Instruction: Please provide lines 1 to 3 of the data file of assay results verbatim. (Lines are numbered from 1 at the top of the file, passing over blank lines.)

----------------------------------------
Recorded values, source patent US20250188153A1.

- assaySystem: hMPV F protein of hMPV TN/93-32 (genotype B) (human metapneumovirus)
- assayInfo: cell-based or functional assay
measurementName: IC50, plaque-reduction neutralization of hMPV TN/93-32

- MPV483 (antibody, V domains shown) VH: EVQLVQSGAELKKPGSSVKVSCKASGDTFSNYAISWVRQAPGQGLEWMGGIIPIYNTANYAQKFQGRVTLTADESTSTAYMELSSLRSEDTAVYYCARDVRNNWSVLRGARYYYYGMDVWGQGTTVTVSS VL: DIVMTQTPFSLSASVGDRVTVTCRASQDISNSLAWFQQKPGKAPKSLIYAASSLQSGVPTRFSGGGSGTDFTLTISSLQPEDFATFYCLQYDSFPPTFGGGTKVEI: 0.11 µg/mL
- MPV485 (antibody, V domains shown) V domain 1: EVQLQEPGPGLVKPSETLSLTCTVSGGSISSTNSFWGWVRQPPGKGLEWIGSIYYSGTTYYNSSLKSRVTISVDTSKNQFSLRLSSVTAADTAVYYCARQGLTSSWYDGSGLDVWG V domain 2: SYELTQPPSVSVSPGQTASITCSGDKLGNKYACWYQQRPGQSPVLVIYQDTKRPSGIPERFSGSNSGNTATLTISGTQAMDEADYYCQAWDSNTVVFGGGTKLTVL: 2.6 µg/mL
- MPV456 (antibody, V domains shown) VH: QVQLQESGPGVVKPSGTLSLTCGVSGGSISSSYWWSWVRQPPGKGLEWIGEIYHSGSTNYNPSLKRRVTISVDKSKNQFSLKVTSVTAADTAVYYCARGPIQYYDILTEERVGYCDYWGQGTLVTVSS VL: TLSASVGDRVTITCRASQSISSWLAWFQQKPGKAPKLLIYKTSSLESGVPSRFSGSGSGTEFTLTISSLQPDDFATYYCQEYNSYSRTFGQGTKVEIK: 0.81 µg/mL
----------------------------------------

Recorded values, source patent US20250188153A1.

- assaySystem: hMPV F protein of hMPV TN/93-32 (genotype B) (human metapneumovirus)
- assayInfo: cell-based or functional assay